Groundhog Day continues old traditions
January 31, 2019
When you wake up in the morning and watch the weather on Saturday, would you trust a meteorologist or a groundhog? If you lived in Punxsutawney, Pennsylvania, your answer might be the groundhog.
If Phil the groundhog sees his shadow and returns to his hole on Groundhog Day, it is believed we will look forward to six more weeks of winter-like weather. However, if Phil does not see his shadow, it is believed that he has predicted an early spring.
Jeffrey Frame, professor in LAS, supports the celebration of Groundhog Day, but completely disregards the idea of the groundhog predicting our weather forecast.
“There have been a couple historical studies looking at Punxsutawney Phil. They’ve ranged his accuracy as anywhere between 30 and 45 percent going back to the 1960s. Is there anything scientifically accurate about the groundhog’s shadow? No,” Frame said.
Groundhog Day has its roots in the ancient Christian traditions of Candlemas. Candlemas is when clergy would bless and distribute candles needed for winter. Similar to the concept of Groundhog Day, the candles represented how long and cold the winter would be, according to History.com.
Justine Paul, a first-year graduate in Engineering, is originally from Pennsylvania. Paul explained how citizens from Pennsylvania celebrate Groundhog Day. It all starts at a classroom setting for most people who live in Pennsylvania compared to here in Illinois.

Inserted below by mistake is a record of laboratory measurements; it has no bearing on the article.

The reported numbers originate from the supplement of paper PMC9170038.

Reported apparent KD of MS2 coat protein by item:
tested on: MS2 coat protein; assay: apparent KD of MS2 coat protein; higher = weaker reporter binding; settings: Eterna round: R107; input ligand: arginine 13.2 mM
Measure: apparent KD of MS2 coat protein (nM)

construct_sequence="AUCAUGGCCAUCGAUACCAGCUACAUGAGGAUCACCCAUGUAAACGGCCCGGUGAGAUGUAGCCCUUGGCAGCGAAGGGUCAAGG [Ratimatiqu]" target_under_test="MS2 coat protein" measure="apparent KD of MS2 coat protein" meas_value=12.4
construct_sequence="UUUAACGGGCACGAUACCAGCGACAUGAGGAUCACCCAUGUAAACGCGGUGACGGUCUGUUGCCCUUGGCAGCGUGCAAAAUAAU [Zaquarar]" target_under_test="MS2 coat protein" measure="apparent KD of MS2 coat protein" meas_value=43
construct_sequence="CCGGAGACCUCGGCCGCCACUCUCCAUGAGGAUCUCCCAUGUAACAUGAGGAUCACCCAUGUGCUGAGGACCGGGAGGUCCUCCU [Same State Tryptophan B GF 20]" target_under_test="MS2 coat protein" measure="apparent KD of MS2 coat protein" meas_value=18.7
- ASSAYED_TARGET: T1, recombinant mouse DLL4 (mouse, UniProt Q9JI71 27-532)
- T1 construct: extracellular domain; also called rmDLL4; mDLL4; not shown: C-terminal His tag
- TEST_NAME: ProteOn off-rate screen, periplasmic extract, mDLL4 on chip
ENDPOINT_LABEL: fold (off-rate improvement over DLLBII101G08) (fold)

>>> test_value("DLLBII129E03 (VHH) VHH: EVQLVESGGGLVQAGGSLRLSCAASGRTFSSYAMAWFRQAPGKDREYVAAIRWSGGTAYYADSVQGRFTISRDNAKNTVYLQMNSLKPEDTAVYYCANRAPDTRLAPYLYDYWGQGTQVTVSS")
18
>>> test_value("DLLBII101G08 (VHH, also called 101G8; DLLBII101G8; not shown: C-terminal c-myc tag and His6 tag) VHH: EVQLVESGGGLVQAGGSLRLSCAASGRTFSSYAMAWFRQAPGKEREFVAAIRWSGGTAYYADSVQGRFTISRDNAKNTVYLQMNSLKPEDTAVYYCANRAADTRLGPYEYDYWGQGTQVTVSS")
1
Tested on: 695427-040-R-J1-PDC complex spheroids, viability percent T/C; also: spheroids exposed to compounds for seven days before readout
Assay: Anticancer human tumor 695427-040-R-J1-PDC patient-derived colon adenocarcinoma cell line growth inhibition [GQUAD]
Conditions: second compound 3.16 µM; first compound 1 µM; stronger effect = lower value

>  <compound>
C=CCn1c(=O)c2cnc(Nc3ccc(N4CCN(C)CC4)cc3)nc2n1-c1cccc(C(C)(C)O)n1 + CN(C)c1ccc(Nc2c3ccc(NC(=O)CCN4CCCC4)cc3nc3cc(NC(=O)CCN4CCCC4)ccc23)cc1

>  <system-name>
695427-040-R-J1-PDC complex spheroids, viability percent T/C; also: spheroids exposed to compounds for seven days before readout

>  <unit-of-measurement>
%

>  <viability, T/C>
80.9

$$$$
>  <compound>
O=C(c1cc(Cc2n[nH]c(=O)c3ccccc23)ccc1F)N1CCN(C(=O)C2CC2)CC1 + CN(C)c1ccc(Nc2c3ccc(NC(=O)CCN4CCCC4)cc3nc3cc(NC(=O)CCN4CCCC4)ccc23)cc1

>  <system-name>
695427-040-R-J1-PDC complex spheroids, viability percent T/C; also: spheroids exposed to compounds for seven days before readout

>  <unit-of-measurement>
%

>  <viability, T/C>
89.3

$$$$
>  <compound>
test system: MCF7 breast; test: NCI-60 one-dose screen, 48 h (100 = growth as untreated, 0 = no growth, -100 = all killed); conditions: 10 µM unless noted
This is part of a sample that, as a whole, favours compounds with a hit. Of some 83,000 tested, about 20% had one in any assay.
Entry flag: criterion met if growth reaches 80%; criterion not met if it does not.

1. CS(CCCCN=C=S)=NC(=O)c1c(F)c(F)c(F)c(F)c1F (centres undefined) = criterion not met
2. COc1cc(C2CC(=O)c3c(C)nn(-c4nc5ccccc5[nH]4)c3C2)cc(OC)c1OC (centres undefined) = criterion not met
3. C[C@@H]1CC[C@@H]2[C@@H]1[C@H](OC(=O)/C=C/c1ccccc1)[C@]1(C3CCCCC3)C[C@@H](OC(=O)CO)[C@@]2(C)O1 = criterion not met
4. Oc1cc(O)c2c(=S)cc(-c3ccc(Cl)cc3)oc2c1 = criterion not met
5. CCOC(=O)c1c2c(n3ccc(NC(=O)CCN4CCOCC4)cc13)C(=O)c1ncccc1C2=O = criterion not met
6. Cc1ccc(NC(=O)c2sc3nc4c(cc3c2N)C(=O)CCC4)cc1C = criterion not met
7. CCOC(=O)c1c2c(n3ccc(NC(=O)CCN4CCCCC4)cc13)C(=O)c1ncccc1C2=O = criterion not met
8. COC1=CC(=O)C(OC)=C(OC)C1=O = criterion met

“When you first start school, like in kindergarten, you learn about Groundhog Day. You do coloring activities. I think we celebrated Groundhog Day probably until the sixth grade,” Paul said.
Paul said she grew up in a town where there is a big Pennsylvanian Dutch culture, which is where Groundhog Day started as a German holiday.
“It was brought to the United States through the PA Dutch. So where I live, there is a lot of Pennsylvanian Dutch,” Paul said. “If you didn’t learn about it in school, then you saw it on the news or through your grandparents. It’s basically another holiday at PA.”
Germans expanded this idea by selecting an animal, which was a hedgehog at the time, that would be able to predict the weather. Once they came to America, German settlers in Pennsylvania continued the tradition, although they switched from hedgehogs to groundhogs, according to History.com.
Groundhogs are native to the entire midwest, part of the northeastern United States and some areas of Canada. These locations range from New York City, New York, to Atlanta, Georgia.
Since Groundhog Day originated in Punxsutawney, it is enormously celebrated in Pennsylvania.
However, the reality of it is that this creature actually does not prove or give us an accurate prediction of our weather.
Paul agrees there is no correlation with the groundhog’s shadow and the weather.
“Especially with global warming, there is no way. Just because it sees its shadow doesn’t mean anything,” Paul said.